Such is the first law of Ilit Azoulay’s METHOD. As such, this method does not seem or even appear to engage in the production of an artwork. In truth, it offers no fixed frame for an eventual work of art. It does not even constitute itself as a “condition of possibility” for any artistic creation. Rather than commanding a structure, a determined and established orientation for ART, it leaves the ARTIST aimless, wandering, erring in spaces where each action, each gaze, each movement, every single artistic gesture is infinitely and incessantly questioned and re- questioned. This method first leaps into a perpetual search for its own objects and then it ventures into unending research on WHY this object occurred as it occurred. It does not create objects but rather discloses HOW an object has come about and shows why and how this disclosure gives itself as art. Searching for its objects and researching without end the non-appearing sources of their occurrence, the “double law” of this method invents a wholly other SPHERE where the objects and their histories happen WITHOUT method. As if objects and their histories were happening outside, before and beyond any and all space-time coordinates. As if thus objects and their histories required other performatives irreducible to the spatio-temporal synchronicity and, cast outside this synchronicity, they, the objects and their histories, finally reveal themselves WITHOUT END.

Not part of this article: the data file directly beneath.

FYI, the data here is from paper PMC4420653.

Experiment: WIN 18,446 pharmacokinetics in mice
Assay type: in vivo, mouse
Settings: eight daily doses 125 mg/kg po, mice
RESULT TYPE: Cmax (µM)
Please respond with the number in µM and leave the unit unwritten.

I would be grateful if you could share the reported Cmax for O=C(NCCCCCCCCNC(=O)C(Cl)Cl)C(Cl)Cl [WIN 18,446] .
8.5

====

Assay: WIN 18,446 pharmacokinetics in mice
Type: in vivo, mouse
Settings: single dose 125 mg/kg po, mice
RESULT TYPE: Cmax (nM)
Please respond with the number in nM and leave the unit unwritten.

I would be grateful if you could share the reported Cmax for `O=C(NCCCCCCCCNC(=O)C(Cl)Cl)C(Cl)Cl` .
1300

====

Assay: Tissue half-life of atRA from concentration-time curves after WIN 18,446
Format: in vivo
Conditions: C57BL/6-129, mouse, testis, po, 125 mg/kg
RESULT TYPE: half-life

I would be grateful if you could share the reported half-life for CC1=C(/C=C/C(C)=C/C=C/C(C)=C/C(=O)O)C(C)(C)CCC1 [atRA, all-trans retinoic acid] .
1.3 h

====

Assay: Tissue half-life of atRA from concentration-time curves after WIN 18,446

This is the over-arching idea that emerges in one’s mind as one listens to Azoulay speak and move around, almost ambling, perhaps dancing, sometimes even stumbling about her OBJECTS and their HISTORIES. As she “shows” us these objects crowding the studio space (are they still objects, these objects, that are more like TRACES of objects … ?) — broken pieces of walls from demolished buildings containing countless other objects (belt buckles, nails, fruit shavings, plastic receptacles, just about everything which no longer has any use or utility … ), but also coins collected from abandoned factories, papers dispersed here and there, retrieved from dated or undated notebooks, and photographs, thousands of photographs, with no order but each encrypting dark and evanescent secrets — one can only feel the profound pull, stronger than that of gravity, which draws Azoulay to make them SPEAK, in their own words, both loudly and quietly, with their own phrases, as if these “objects” have always been the orators. And orators they are — infinite orators; that is, orators capable of speaking significantly MORE and MORE, more profoundly and more resourcefully than whatever we could possibly tell. For each of these “objects” tells singular histories. Curious reversal here: whereas we were only able to tell HISTORY, the grand historical line where epochs are fixed between a beginning point and a teleological dénouement, between catastrophes and their resumptions, this History whose continuity is always assured by ruins and reconstructions — these “objects” open perhaps to another SAYING than the one translatable and already foreseeable as the tale, the legend, the saga of such a History. They contain the SUPPLEMENT, unseen and unperceivable, of singularities, working OTHERWISE than according to the set structure of chrono-